Forced air furnaces are a popular way to keep our homes warm. Between efficient use and effectiveness at heating an entire house, these heating systems have become wildly popular across the country. So, how does a forced air system work?
A thermostat monitors the temperature in the home. When the thermostat indicates the temperature has dropped too low, it triggers the system. Cooler air is drawn in through cold air return vents, through the ductwork and filters, and into the heating system. Burners warm the air in the furnace. Blowers then force the heated air back out into the house through the ducts. This continues until the thermostat sees the temperature has reached the desired level and turns the system off.
Forced air systems can work with propane, natural gas or electric furnaces. They differ from central heating in the types of furnace used and the costs for operation. Many homes use a combination of central heat and forced air heat.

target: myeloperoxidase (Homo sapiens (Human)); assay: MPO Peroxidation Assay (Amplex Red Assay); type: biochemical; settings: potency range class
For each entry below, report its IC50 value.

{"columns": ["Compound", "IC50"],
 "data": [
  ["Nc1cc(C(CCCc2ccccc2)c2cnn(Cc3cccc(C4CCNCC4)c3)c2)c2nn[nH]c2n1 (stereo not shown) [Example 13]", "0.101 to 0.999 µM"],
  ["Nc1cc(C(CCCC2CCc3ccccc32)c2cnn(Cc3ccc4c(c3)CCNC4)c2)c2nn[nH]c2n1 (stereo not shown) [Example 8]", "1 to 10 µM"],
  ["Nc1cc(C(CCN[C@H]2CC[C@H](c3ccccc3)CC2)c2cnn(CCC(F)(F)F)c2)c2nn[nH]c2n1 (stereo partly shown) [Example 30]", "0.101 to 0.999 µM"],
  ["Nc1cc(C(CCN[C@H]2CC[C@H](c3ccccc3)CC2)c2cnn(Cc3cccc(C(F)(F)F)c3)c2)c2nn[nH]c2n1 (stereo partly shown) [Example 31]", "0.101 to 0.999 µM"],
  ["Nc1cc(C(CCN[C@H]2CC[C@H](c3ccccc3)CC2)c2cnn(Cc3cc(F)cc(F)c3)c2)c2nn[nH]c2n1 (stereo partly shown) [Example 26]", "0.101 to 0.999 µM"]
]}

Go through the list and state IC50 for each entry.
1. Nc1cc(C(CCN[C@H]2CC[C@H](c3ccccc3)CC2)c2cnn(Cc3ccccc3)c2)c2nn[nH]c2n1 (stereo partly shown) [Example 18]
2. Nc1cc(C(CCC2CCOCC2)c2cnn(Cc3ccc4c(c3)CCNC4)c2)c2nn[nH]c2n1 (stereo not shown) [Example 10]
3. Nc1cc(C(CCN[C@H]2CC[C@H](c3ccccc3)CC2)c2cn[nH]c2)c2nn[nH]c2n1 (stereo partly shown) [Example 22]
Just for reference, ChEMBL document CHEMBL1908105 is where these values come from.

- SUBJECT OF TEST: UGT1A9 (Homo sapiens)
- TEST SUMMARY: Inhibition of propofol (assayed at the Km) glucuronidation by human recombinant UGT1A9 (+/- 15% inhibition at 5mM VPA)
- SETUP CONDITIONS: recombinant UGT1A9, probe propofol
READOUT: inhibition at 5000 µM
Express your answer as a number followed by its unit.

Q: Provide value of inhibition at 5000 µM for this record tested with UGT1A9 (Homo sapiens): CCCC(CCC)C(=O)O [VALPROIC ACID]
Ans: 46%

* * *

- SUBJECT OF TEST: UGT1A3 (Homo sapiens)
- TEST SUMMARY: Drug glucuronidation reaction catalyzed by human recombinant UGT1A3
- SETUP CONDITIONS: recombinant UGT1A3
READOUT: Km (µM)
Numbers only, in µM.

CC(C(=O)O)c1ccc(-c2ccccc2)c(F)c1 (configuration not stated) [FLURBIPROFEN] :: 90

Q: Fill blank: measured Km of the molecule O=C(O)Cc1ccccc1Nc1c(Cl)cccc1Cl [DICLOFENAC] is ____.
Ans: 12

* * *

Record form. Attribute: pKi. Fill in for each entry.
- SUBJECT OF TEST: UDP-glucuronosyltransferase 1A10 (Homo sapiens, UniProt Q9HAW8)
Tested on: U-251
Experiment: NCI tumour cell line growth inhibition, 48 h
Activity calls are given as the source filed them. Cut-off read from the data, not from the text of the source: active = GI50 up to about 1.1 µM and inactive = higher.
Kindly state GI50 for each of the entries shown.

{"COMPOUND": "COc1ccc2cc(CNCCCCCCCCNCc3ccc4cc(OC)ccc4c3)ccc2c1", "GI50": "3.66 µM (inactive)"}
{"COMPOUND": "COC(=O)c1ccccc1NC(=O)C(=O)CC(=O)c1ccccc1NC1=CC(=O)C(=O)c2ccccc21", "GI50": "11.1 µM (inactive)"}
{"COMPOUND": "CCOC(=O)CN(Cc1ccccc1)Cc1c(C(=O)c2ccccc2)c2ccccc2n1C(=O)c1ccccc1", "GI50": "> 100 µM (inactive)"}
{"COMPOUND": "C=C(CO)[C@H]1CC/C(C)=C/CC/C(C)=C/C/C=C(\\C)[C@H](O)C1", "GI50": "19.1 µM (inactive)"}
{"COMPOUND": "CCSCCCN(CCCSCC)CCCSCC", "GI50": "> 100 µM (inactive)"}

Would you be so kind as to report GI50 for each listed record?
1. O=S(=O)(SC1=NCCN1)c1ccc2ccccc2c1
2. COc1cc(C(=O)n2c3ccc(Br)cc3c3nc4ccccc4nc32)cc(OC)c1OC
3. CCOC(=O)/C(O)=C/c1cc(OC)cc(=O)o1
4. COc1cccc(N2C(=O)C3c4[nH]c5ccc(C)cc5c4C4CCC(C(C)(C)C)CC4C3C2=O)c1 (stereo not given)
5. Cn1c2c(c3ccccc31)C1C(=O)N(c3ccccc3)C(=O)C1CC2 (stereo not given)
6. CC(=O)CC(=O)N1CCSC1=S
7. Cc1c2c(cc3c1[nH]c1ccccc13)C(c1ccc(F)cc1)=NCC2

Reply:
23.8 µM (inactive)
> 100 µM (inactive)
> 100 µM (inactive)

Forced Air Furnaces Advantages
- Easy installation of central air conditioning – Central air uses the same ducts as a forced air heating system, which allows a homeowner to install air conditioning without expensive work.
- Quick home heating – A forced air heating system heats up homes rapidly.
- Air filtration – Cool air pulled into the forced air furnace passes through a filter, cleaning it before it’s warmed and blown back into the house.
Potential Disadvantages of a Forced Air Heating System
- Regular maintenance – Air filters must be changed regularly. The system should be inspected each year, and work potentially performed on ducts and heating elements.
- Noise factor – Forced air systems do make noise as the blowers turn on, and air passes through the ducts.
- Uneven heating – Because of vent positioning, some places may warm more than others. Large rooms may benefit from ductless mini splits to help.
For more information about forced air furnaces, or for any other home comfort questions, please contact T.F. O’Brien Cooling & Heating. We proudly serve homeowners throughout Long Island.
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